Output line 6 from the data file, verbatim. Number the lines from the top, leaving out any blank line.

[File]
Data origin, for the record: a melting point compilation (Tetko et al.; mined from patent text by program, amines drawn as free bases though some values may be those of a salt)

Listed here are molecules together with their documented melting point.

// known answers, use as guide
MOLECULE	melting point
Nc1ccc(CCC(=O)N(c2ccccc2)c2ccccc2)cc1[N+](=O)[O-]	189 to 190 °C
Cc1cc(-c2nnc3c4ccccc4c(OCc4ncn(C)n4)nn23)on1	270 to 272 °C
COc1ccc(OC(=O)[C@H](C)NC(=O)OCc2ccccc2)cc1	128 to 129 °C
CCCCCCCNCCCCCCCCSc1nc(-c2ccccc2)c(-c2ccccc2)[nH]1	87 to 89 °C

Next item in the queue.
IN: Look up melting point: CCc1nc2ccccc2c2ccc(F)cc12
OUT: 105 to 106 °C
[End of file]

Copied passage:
Cc1cc(-c2nnc3c4ccccc4c(OCc4ncn(C)n4)nn23)on1	270 to 272 °C